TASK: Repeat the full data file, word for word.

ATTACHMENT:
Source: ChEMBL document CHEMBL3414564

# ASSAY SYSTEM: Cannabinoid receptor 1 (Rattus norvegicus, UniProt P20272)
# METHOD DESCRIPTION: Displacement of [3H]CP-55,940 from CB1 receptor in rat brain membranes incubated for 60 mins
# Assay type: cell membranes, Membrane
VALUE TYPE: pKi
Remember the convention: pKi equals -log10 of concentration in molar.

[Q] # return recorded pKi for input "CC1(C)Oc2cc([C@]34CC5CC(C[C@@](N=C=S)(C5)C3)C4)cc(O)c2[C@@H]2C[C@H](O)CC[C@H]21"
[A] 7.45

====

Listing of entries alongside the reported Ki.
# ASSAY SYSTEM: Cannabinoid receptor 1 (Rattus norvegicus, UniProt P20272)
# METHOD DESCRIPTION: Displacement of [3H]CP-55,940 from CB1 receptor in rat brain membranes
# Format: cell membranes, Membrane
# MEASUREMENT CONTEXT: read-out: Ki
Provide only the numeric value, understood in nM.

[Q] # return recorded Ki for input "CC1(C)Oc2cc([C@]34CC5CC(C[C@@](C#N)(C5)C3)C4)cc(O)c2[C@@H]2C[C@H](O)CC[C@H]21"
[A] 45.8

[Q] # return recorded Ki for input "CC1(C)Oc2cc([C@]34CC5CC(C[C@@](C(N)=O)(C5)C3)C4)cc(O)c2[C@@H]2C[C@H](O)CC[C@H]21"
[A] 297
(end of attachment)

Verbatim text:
Source: ChEMBL document CHEMBL3414564

# ASSAY SYSTEM: Cannabinoid receptor 1 (Rattus norvegicus, UniProt P20272)
# METHOD DESCRIPTION: Displacement of [3H]CP-55,940 from CB1 receptor in rat brain membranes incubated for 60 mins
# Assay type: cell membranes, Membrane
VALUE TYPE: pKi
Remember the convention: pKi equals -log10 of concentration in molar.

[Q] # return recorded pKi for input "CC1(C)Oc2cc([C@]34CC5CC(C[C@@](N=C=S)(C5)C3)C4)cc(O)c2[C@@H]2C[C@H](O)CC[C@H]21"
[A] 7.45

====

Listing of entries alongside the reported Ki.
# ASSAY SYSTEM: Cannabinoid receptor 1 (Rattus norvegicus, UniProt P20272)
# METHOD DESCRIPTION: Displacement of [3H]CP-55,940 from CB1 receptor in rat brain membranes
# Format: cell membranes, Membrane
# MEASUREMENT CONTEXT: read-out: Ki
Provide only the numeric value, understood in nM.

[Q] # return recorded Ki for input "CC1(C)Oc2cc([C@]34CC5CC(C[C@@](C#N)(C5)C3)C4)cc(O)c2[C@@H]2C[C@H](O)CC[C@H]21"
[A] 45.8

[Q] # return recorded Ki for input "CC1(C)Oc2cc([C@]34CC5CC(C[C@@](C(N)=O)(C5)C3)C4)cc(O)c2[C@@H]2C[C@H](O)CC[C@H]21"
[A] 297